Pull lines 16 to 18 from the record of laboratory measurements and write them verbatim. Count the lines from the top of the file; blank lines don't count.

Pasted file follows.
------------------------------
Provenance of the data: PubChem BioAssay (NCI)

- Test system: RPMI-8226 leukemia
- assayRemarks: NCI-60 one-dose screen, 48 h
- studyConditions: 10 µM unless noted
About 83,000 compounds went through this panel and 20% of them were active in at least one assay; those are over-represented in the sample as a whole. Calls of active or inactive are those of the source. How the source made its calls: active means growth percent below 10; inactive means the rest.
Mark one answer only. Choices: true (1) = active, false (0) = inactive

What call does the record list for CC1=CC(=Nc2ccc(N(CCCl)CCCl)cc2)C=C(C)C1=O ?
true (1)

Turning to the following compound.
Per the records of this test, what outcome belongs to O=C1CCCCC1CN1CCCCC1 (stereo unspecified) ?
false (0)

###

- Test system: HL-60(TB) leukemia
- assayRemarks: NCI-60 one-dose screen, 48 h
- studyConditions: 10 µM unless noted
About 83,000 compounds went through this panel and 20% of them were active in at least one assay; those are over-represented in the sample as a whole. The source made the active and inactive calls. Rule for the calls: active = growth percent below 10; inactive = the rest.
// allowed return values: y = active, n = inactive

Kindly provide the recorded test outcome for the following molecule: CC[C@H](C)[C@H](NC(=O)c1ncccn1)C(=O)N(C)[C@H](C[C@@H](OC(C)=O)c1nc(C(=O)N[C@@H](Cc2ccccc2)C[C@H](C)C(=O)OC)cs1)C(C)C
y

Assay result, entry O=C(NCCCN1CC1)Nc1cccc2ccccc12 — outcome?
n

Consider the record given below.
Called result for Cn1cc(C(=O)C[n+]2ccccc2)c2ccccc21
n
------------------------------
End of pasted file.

About 83,000 compounds went through this panel and 20% of them were active in at least one assay; those are over-represented in the sample as a whole. The source made the active and inactive calls. Rule for the calls: active = growth percent below 10; inactive = the rest.
// allowed return values: y = active, n = inactive

Kindly provide the recorded test outcome for the following molecule: CC[C@H](C)[C@H](NC(=O)c1ncccn1)C(=O)N(C)[C@H](C[C@@H](OC(C)=O)c1nc(C(=O)N[C@@H](Cc2ccccc2)C[C@H](C)C(=O)OC)cs1)C(C)C